Phillips v. State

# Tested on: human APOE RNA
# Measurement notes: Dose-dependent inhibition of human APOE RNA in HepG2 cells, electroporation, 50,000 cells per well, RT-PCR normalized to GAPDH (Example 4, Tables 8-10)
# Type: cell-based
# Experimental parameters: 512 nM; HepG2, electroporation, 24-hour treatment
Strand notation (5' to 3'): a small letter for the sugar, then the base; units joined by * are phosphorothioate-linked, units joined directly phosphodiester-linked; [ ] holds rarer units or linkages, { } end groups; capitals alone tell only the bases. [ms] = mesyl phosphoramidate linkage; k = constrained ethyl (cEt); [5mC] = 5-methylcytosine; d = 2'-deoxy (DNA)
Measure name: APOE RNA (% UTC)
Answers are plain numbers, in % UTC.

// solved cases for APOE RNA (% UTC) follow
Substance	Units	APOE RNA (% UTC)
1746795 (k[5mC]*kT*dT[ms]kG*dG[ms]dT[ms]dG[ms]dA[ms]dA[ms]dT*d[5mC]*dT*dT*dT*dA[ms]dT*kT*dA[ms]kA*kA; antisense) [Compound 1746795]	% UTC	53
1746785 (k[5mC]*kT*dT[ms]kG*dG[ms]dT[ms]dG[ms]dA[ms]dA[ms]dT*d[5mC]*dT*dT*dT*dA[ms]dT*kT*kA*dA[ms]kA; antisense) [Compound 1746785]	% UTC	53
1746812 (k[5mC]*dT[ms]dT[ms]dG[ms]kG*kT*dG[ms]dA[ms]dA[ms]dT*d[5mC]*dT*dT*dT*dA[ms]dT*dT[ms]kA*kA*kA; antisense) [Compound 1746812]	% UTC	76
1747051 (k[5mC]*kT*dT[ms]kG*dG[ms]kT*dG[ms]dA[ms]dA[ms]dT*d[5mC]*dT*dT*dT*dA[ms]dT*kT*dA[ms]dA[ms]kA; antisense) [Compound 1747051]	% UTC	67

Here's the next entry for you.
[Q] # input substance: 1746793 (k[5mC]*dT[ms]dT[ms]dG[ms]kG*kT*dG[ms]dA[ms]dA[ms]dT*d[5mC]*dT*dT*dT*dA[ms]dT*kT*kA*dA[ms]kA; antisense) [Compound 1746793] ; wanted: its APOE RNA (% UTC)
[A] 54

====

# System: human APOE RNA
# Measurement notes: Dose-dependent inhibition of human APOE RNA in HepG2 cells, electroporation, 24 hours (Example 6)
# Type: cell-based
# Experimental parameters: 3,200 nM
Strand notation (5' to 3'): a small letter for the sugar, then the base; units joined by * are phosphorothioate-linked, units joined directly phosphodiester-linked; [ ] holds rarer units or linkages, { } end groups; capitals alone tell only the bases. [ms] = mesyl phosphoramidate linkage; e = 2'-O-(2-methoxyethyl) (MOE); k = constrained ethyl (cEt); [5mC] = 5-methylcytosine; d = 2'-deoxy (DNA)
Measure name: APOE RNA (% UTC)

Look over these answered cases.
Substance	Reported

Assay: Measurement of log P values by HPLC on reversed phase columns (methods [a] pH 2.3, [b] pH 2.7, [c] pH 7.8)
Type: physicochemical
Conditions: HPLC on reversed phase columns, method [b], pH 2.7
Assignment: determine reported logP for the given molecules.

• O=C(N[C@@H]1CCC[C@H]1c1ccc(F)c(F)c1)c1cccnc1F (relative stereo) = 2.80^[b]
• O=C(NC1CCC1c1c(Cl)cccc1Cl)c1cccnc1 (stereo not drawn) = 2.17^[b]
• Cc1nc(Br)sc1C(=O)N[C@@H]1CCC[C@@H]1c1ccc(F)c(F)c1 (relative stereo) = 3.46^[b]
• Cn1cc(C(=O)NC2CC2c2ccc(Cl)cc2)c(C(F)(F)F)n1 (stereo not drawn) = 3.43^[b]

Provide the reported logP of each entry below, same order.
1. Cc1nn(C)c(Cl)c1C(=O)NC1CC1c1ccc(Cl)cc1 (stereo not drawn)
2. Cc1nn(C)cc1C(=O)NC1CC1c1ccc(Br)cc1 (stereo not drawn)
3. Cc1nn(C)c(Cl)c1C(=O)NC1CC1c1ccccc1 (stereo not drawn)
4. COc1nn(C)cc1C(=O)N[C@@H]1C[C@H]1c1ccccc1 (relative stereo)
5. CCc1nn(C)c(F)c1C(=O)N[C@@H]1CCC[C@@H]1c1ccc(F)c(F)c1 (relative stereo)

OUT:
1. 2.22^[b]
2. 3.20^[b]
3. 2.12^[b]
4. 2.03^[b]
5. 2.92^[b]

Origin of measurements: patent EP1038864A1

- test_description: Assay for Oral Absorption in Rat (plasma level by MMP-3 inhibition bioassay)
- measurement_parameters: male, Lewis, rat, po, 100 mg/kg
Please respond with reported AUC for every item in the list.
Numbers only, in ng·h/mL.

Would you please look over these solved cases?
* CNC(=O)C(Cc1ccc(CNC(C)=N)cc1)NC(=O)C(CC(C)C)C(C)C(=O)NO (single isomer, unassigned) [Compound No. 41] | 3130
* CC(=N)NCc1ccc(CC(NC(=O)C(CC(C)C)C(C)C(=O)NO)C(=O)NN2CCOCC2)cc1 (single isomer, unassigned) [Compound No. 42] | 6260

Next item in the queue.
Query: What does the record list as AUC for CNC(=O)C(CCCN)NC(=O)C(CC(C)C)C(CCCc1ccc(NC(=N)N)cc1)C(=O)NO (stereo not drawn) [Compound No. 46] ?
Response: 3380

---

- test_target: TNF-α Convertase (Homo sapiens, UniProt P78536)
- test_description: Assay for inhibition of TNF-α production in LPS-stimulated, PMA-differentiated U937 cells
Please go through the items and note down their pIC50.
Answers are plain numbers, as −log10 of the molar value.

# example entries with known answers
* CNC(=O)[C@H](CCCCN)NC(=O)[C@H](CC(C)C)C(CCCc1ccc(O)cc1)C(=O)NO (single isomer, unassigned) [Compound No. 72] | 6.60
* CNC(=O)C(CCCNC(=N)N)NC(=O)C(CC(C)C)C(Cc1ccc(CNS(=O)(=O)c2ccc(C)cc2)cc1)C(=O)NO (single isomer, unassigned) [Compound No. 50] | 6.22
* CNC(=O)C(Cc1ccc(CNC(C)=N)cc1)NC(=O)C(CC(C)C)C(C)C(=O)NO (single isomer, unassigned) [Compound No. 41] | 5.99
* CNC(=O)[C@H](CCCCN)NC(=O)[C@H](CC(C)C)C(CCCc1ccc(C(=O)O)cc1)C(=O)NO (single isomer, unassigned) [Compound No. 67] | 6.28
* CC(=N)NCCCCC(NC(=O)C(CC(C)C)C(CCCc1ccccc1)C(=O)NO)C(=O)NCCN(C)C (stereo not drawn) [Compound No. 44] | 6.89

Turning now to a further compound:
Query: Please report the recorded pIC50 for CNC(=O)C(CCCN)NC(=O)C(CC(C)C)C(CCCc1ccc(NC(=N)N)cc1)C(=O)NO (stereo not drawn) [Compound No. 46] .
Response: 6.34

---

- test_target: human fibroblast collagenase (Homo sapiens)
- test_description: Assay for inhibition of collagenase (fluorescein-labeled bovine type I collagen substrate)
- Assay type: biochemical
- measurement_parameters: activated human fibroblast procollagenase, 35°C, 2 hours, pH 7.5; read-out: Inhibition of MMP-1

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IN THE SUPREME COURT OF THE STATE OF DELAWARE MARK A. PHILLIPS, Defendant Below, Appellant, v. STATE OF DELAWARE, Plaintiff Below, Appellee. § § § § § § § § § § § No. 424, 2015 Court Below: Superior Court of the State of Delaware Cr. ID No. 1211014542 Submitted: April 21, 2016 Decided: June 20, 2016 Before STRINE, Chief Justice; VAUGHN, and SEITZ, Justices. ORDER This 20th day of June 2016, upon careful consideration of the appellant’s brief under Supreme Court Rule 26(c), his attorney’s motion to withdraw, and the State’s response, it appears to the Court that: (1) The appellant, Mark A. Phillips, filed this appeal from the Superior Court’s denial of his motion for postconviction relief. Phillips’ Postconviction Counsel has filed a no-merit brief and a motion to withdraw under Supreme Court Rule 26(c). Postconviction Counsel asserts that, based upon a complete and careful examination of the record, there are no arguably appealable issues. Postconviction Counsel states that he provided Phillips with a copy of the motion to withdraw, the brief in draft form, and a letter explaining that Phillips had a right to send him written points that would be included in the brief filed with the Court. Postconviction Counsel also represents that Phillips did not respond to the letter and did not submit written points for the Court’s consideration. The State has responded to the position taken by Postconviction Counsel and has moved to affirm the Superior Court’s judgment. We find no merit to Phillips’ appeal. Accordingly, we affirm. (2) The record reflects that Phillips was indicted in January 2013 on charges of Attempted Murder in the First Degree, Robbery in the First Degree, Conspiracy in the Second Degree, Possession of a Deadly Weapon by a Person Prohibited (“PDWBPP”), and two counts of Possession of a Firearm during the Commission of a Felony (“PFDCF”). On April 9, 2013, with the assistance of his trial counsel, Phillips pled guilty to Assault in the First Degree, as a lesser included offense of attempted murder, PDWBPP, and one count of PFDCF. On June 28, 2013, after a presentence investigation, the Superior Court sentenced Phillips to a total of forty-three years at Level V suspended after twenty years for one year at Level IV work release followed by probation. Phillips did not appeal his conviction or sentence. (3) On June 25, 2014, Phillips filed a pro se motion for postconviction relief under Superior Court Criminal Rule 61. Phillips claimed that his trial counsel “misrepresented the plea” and that, but for trial counsel’s actions, Phillips 2 would have received a plea bargain for seven years and “would not have received the far more harsh plea for twenty years.” (4) The Superior Court appointed counsel to represent Phillips and directed Postconviction Counsel to file any necessary amendments to Phillips’ pro se motion for postconviction relief. Postconviction Counsel informed the court that amendments to the motion were not necessary. Thereafter, as directed by the court, Phillips’ trial counsel filed an affidavit in response to the allegations of ineffective assistance of counsel and the State filed a response to the motion. (5) By order dated July 23, 2015, the Superior Court denied the motion for postconviction relief as without merit. This appeal followed. (6) When reviewing a motion to withdraw and an accompanying brief under Rule 26(c), the Court must be satisfied that the appellant’s counsel has made a conscientious examination of the record and the law for arguable claims.1 Also, the Court must conduct its own review of the record and determine whether “the appeal is indeed so frivolous that it may be decided without an adversary presentation.”2 (7) In this case, after careful consideration of the record, and in the absence of any claims of error, we conclude that the Superior Court’s denial of 1 Penson v. Ohio, 488 U.S. 75, 83 (1988); McCoy v. Court of Appeals of Wisconsin, 486 U.S. 429, 442 (1988); Anders v. California, 386 U.S. 738, 744 (1967). 2 Penson v. Ohio, 488 U.S. at 81. 3 Phillips’ motion for postconviction relief should be affirmed. Phillips’ claim of ineffective counsel is belied by the record. Phillips was offered a guilty plea to three charges with a sentencing range of five to fifty-eight years. Phillips knew that he faced a maximum sentence of fifty-eight years and understood that the sentence he received would be determined by the court. In the truth-in-sentencing guilty plea form and during the plea colloquy, Phillips indicated that he was satisfied with his trial counsel’s representation. (8) Phillips’ appeal is wholly without merit and devoid of any arguably appealable issue. We are satisfied that Postconviction Counsel made a review of the record and the law and properly determined that Phillips could not raise a meritorious claim in this appeal. NOW, THEREFORE, IT IS ORDERED that the motion to affirm is GRANTED. The judgment of the Superior Court is AFFIRMED. The motion to withdraw is moot. BY THE COURT: /s/ Collins J. Seitz, Jr. Justice 4